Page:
JavaScript Style Sheets (Definition)

A standard for describing style sheets.



The JavaScript Style Sheet facility (JSS) is based on the CSS level 1 capabilities. They are only supported in the version 4.0 Netscape browsers and are now completely deprecated. Netscape 6.0 does not support them at all. This gives rise to some concerns on portability issues.

However, if your web server is capable of recognising the user agent value and serving different content accordingly, you may be able to ensure that JSS style sheets are served only to requesting Netscape 4.0 browsers and that other browsers will be presented with CSS style sheets instead.

The main difference is in the notation used to describe the JSS rules.

There are two ways to call in a JSS defined style sheet, either with the <STYLE> tag, which embeds the style definitions into the page, or with the <LINK> tag, which includes them from an external document.

Creating styles in JavaScript comes down to correctly forming the object model that refers to the style properties of the document object. This is managed by means of a tags object, which is the root of a collection of objects for which the style can be defined as properties. By and large the tags object has a property that corresponds to every style controllable HTML tag. It's fairly easy to guess the likely syntax and give a CSS reference, you can probably figure out the properties of the individual objects. The properties correspond with those attributes of the instances of the tags described in the browser object model (or the DOM if you prefer).

There are some special methods and functions defined for JSS to be used when creating styles. These are:

For JavaScript to be able to modify style settings, it needs to be able to read the current values and to be able to write new values into the object properties.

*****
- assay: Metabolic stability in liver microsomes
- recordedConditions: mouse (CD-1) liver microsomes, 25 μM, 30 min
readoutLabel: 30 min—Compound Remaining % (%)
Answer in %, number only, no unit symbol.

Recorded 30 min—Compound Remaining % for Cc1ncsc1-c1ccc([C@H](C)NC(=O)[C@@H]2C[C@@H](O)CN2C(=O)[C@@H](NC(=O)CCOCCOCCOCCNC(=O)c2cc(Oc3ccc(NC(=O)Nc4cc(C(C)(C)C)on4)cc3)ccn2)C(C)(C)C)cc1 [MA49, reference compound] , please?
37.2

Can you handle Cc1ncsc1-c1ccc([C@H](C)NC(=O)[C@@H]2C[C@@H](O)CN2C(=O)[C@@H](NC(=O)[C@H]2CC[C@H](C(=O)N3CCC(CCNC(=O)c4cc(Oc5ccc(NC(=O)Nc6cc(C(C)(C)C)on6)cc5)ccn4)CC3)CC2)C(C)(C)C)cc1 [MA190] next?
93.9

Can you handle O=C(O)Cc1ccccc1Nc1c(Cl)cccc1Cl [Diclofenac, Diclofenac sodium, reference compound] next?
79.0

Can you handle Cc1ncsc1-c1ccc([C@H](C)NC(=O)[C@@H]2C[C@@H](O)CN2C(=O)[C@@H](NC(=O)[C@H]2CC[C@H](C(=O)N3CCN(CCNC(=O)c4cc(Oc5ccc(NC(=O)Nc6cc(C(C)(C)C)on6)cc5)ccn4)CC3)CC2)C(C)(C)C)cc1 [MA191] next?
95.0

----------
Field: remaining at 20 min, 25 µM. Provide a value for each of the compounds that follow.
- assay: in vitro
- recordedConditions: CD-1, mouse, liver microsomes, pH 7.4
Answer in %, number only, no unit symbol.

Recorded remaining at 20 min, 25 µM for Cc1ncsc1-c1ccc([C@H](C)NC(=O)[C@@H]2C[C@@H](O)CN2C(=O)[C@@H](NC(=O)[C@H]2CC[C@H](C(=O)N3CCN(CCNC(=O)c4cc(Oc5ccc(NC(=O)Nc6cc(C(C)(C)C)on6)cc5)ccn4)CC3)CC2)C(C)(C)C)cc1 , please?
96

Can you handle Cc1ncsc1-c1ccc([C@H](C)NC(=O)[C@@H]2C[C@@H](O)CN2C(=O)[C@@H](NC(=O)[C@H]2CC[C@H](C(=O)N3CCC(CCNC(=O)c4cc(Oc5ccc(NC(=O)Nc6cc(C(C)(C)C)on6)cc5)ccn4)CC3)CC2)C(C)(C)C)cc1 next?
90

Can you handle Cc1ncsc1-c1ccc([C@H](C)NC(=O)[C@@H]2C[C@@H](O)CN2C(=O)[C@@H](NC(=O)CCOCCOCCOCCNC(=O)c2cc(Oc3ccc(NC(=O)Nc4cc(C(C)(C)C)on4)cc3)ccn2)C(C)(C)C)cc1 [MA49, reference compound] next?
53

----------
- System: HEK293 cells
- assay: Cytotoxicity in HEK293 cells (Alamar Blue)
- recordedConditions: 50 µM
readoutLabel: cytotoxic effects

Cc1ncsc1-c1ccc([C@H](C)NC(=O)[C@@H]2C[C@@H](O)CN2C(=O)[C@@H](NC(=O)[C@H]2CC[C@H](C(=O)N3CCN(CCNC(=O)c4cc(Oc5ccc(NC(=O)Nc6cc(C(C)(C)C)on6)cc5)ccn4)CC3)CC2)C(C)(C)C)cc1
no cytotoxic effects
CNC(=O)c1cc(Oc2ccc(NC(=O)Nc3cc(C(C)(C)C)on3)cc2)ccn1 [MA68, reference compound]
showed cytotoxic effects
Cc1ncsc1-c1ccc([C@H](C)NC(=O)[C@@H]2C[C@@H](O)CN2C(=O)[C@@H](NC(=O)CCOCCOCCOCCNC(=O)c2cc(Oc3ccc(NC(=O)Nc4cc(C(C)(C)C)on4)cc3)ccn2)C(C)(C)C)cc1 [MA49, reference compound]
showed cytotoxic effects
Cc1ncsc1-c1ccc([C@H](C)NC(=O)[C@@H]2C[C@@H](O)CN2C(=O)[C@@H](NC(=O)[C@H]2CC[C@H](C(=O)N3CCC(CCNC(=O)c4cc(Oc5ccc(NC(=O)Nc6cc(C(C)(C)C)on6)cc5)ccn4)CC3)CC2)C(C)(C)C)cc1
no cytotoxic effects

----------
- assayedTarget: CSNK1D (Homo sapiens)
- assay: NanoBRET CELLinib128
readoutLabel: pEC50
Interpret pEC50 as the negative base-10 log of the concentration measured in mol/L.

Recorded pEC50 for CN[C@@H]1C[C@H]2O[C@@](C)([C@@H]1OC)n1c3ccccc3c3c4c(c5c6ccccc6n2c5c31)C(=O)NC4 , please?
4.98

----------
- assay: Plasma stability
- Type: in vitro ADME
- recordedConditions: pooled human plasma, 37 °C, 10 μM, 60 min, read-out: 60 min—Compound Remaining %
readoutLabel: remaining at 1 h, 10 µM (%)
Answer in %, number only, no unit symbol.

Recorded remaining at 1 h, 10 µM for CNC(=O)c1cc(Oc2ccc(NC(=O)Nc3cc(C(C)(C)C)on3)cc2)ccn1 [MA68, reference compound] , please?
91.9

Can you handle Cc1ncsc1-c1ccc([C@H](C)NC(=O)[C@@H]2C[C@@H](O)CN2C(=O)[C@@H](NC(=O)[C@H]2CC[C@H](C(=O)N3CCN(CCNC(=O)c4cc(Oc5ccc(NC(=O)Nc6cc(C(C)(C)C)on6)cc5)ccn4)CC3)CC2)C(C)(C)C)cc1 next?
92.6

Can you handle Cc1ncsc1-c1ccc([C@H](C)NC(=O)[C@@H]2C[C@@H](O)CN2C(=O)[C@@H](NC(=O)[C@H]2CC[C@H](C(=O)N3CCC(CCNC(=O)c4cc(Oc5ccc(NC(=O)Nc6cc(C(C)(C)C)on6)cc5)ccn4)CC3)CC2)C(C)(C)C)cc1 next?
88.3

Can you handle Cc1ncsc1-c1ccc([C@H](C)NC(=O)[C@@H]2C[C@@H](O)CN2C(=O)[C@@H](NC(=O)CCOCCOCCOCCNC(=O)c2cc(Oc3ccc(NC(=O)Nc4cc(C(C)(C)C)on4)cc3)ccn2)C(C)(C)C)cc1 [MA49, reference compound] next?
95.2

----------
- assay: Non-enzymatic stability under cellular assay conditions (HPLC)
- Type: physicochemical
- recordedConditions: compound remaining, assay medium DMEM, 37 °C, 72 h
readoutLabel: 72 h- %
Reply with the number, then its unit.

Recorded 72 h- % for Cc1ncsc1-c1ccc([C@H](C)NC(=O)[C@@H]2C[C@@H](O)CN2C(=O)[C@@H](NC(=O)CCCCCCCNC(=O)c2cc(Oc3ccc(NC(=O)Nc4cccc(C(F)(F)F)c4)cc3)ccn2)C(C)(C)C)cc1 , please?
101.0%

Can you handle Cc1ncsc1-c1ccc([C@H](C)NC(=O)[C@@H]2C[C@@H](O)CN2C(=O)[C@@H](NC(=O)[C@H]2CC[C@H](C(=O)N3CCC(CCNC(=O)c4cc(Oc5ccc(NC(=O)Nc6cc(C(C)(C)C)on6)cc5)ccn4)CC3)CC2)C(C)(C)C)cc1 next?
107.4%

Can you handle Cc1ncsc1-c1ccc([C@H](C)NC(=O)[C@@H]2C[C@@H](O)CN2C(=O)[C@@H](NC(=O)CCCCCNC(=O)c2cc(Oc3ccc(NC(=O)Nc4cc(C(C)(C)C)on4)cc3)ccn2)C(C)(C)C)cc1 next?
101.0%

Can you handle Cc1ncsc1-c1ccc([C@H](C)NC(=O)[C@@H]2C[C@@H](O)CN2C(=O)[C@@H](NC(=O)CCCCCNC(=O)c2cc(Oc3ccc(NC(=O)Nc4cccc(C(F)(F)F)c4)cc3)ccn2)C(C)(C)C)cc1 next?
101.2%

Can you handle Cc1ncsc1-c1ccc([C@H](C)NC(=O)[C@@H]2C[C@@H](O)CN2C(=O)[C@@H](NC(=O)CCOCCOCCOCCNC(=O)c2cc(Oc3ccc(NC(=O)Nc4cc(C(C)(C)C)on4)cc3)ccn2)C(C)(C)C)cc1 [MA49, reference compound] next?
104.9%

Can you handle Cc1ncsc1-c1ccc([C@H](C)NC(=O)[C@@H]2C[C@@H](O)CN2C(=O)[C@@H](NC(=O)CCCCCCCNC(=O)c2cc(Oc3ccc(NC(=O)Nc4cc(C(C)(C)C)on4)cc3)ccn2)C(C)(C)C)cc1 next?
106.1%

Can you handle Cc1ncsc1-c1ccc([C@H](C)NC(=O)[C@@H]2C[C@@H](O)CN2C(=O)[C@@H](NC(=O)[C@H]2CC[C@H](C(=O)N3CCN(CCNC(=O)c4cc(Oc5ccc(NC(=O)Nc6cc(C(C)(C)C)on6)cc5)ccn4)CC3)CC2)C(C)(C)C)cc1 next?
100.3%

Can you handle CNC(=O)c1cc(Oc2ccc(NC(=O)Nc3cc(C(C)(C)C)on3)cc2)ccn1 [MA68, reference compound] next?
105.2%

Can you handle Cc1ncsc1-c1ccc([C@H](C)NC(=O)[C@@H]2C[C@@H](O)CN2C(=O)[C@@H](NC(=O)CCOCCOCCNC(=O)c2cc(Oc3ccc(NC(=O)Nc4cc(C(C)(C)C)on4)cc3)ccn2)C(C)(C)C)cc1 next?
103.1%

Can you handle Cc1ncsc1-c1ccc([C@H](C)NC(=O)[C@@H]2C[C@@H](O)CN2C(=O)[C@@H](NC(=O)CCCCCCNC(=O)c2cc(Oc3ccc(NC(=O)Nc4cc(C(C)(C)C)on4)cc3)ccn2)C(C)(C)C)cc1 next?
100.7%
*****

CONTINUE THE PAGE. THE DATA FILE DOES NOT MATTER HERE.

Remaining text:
In Netscape 4.0, the absolute and relative style properties apply to positioning of an object. If these are present, the objects are assumed to be in layers. Layers can be controlled very effectively from within JavaScript. they can be moved, sized and have their visibility changed. However there are rendering issues and the effects are complex and hard to control when some styled objects are already rendered on the page. Some tags can have absolute positioning applied directly but it is not portable across minor revison changes of the browser.

MSIE version 4.0 provides dynamic style control. It is improved significantly in version 5.0 and 5.5 and the same DOM based model is built into Netscape 6.0. The styles are available as host objects. You can modify the appearance of styled object in MSIE even after they have already been displayed. Changing the style or position of an object gives you all the capabilities that layers provided in Netscape, and an automatic damage repair redraw is also triggered if necessary when the style of an object is modified.


Example code:

   <STYLE TYPE="text/JavaScript">
   tags.P.borderWidth = 10;
   tags.B.color = red;

See also:<META>, <STYLE TYPE="...">, <STYLE>, Case Sensitivity, contextual(), CSS level 1, Document object, JSS, JSSTag.apply, JSSTag.margins(), JSSTag.rgb(), JSSTags object


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